During a fifteen-month test period in the late 1970s, 3,947 disputes were handled by locally based mediation centers in the three cities. Of the cases that went to a formal mediation session, more than 82 percent were successfully resolved; as many as 95 percent were resolved for some types of disputes.

Six-month follow-up interviews with the disputants showed very high rates of satisfaction with mediation, as detailed in Table 1.2. (In the table, the term claimant refers to the person who initiated mediation, and respondent refers to the party who agreed to participate.)

In telephone interviews, disputants explained their attitudes about having tried mediation.

In Kansas City:

Mr. S. described his experience with the court as lousy, as opposed to his feeling that the people at [the mediation center] were fair ... also, cooperative and helpful, as opposed to the general lack of cooperation at the court. In court he had no say. Mr. R. [who had been in matrimonial court one time previously with his wife] said, in comparison to court, he felt the [mediation] people were trying to resolve his and his ex-wife's differences, whereas the court was a frightening experience.

"Going to court is a contest between lawyers, not a way of solving problems between people."

In Los Angeles:

The claimant [a businessman] was very satisfied with the process and the mediator ... "takes less time than courts" ... and he got his money.

Ms. M. was very positive about the whole experience. "The mediator was skillful, and the respondent lived up to the terms of the agreement. My previous court experience was scary."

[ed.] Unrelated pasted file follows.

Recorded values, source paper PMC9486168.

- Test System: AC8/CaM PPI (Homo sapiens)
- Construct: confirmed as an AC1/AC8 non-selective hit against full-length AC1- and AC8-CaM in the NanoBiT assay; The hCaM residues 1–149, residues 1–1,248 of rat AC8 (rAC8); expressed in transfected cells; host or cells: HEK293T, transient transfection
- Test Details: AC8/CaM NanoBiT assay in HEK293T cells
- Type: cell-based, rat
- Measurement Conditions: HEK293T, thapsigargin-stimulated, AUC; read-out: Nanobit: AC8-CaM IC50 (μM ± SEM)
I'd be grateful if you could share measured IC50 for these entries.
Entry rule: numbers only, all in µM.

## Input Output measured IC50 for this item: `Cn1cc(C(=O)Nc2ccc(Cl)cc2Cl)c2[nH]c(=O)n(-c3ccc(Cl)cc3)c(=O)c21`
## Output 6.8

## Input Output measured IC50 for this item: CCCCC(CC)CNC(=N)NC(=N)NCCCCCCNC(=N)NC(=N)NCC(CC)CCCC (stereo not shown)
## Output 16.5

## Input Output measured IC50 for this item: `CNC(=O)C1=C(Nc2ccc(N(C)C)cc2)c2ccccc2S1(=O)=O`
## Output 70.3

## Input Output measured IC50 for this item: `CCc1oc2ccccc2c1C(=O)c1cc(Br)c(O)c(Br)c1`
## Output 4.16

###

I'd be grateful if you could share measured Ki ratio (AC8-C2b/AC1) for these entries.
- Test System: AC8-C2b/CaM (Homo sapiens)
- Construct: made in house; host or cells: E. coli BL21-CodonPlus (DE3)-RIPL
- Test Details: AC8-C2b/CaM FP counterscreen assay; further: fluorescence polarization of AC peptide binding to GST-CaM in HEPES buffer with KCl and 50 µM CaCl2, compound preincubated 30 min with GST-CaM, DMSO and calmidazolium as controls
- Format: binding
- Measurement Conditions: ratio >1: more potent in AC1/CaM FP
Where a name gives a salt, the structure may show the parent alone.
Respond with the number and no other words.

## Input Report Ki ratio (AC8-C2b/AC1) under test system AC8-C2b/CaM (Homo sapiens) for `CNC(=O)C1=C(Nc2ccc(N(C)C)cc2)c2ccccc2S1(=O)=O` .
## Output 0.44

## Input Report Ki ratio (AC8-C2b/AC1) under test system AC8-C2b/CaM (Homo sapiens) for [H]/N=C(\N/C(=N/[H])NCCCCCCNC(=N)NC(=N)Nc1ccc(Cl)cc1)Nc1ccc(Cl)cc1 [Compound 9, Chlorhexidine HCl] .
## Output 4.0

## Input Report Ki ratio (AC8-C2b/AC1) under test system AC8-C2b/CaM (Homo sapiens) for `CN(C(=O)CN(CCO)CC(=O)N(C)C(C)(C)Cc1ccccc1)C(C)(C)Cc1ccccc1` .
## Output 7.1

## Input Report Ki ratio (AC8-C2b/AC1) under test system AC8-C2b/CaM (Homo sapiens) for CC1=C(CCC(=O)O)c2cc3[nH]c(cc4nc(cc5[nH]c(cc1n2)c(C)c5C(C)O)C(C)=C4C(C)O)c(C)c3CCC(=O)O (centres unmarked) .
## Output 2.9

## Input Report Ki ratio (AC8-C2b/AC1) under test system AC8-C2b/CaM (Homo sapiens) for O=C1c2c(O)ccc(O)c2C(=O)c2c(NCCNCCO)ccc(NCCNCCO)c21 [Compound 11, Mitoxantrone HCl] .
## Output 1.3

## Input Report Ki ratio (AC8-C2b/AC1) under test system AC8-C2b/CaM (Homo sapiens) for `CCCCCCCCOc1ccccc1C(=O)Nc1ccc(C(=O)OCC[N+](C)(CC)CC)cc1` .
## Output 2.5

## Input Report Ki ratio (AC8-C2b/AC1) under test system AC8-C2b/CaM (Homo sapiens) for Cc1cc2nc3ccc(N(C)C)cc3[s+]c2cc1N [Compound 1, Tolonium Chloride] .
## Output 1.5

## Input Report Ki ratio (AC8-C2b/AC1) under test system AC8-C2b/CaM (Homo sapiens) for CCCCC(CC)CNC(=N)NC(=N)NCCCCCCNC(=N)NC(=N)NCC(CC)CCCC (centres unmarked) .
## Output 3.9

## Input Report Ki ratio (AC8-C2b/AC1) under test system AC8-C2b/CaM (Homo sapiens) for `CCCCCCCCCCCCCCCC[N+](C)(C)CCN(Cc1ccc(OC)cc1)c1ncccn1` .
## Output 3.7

In 1980, the U.S. Congress, finding that "the inadequacy of dispute resolution mechanisms throughout the United States is contrary to the general welfare of the people," passed the Dispute Resolution Act to help more local communities establish mediation centers like those that had succeeded in Atlanta, Kansas City, and Los Angeles.

As it turned out, Congress never did provide funding for more local mediation centers, but state and local governments did. In 1975, there were fewer than a dozen public mediation centers around the country, but by 1985 there were 182; today, nearly 400 centers serve U.S. communities from coast to coast, handling hundreds of thousands of cases per year. Later, we'll look more closely at these public mediation centers and what kinds of cases they handle.

In recent decades, other national legislation-the Administrative Dispute Resolution Act, for example-and scores of state laws have been passed to establish, fund, and promote the use of mediation in an ever-increasing range of circumstances.